It’s safe to say that I am unlike any other councilor. But who I am gives me a unique and important perspective. I am a millennial. I am an Asian-American woman. I am a Quincy native. I’ve worked in a family-owned local business. 

All of these things allow me to find the common ground that can unify our city. I want to continue to work with you, the residents of Quincy, to bridge the divide between where we are and where we can be, providing opportunities for everyone in our community to live, raise their families and be a part of this great city. 


Our city is growing, and with that is an increasing burden on residential taxpayers. As developments break ground in every corner of Quincy, it isn’t right that many of our neighbors find it difficult to afford to live here. We need to implement effective policies that will shift the burden to ensure that not just residents are carrying the weight.

Currently your home is taxed at the same rate as corporate-owned, multi-story, hundred-unit apartment complexes.

I will work to pass a residential tax exemption that will provide relief for the homeowners of Quincy, and make corporations pay their fair share.


Sustainable development in Quincy means ensuring balance between residential and commercial growth. We’ve seen
significant growth over the last year, but 90 percent is attributed to residential development. If we balance that growth by increasing our commercial base, the resulting tax relief and sustainable job creation will help to ensure everyone who lives in Quincy can afford to stay here.

Building on my work as chair of the City Council’s Committee on Downtown Development, I will continue to aggressively explore options to expand Quincy’s commercial tax base.

Commercial development means new revenue to pay for our schools, police and fire departments, streets, libraries and other essential services.


In my first term, I introduced and worked to pass an important amendment governing the oversight of our downtown development. Prior to my amendment, the city would enter into special deals with developers when taking public land called LDAs. These LDAs were not subject to any oversight by the City Council.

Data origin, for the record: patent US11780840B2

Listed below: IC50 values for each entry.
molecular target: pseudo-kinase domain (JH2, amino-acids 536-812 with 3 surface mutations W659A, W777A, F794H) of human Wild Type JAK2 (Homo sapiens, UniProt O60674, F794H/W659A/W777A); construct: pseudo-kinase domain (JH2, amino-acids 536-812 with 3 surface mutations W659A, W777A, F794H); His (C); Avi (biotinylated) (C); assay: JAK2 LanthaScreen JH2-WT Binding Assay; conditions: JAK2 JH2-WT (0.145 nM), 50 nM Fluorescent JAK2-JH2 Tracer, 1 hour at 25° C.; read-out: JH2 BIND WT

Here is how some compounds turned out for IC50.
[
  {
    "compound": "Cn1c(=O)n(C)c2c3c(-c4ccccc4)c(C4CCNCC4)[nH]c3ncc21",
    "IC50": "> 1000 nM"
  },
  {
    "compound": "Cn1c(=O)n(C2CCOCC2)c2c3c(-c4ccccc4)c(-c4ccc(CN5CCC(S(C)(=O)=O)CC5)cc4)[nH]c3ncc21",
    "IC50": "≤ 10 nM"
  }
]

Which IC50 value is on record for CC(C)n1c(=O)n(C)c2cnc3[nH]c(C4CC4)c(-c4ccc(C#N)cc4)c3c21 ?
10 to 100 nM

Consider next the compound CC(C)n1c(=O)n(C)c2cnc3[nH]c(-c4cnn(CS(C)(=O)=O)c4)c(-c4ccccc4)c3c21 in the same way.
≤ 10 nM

My amendment changed that. Now, before any public land is taken for private development projects, proposed LDAs must be presented and approved by the council. This important step means greater transparency in our city government and accountability to the residents.

We are seeing development of all kinds across the entire city. And while we encourage development and smart growth, these projects can also be cause for concern for the residents of the neighborhoods they affect.

In an effort to increase the voice and engagement of residents in these projects, I will propose the creation of ad-hoc Neighborhood Advisory Committees. These committees have the potential to empower neighborhoods, giving local residents directly impacted by these projects a voice in what is happening in their community.


Our traffic problems consist of: congestion, parking, pedestrian safety and improvements in public transportation. I will work with residents across the city to address the specific issues facing each neighborhood.

I am proud of my collaboration with Quincycles to advocate for alternative means of transportation. I have participated in countless community meetings on the upcoming MBTA projects. These projects are necessary to our public transportation infrastructure, but more thoughtful planning is needed to ensure that Quincy is not paralyzed by their impact. I will continue to hold the MBTA’s feet to the fire on meeting the needs of our residents.

In my first term on the council, I supported the creation of the Traffic, Parking, Alarm and Lighting Department (TPAL). Like many residents, I expect a lot from this new department, and TPAL must do more to address this
growing problem.

I will work to serve as a bridge between the needs of our residents and TPAL ensuring that City Hall is getting the job done.


Quincy has rich and vibrant neighborhoods that build a sense of community through its many events and celebrations - from Porchfest to the August Moon Festival, from our Flag Day to Chowdafest. This is one of the many reasons people come to Quincy and choose to call it home.

Our city also faces many challenges, from repairing an aging infrastructure, to improving our schools, and helping those impacted by the opioid epidemic. We must meet these challenges head on and find effective solutions.

I will continue to be a strong voice on the council when presented with new projects, to engage developers in helping to maintain our vibrant culture and support new initiatives in dealing with the challenges we face. Smart development means looking not just at the buildings constructed, but at the city as a whole, and how a new project improves our city for everyone.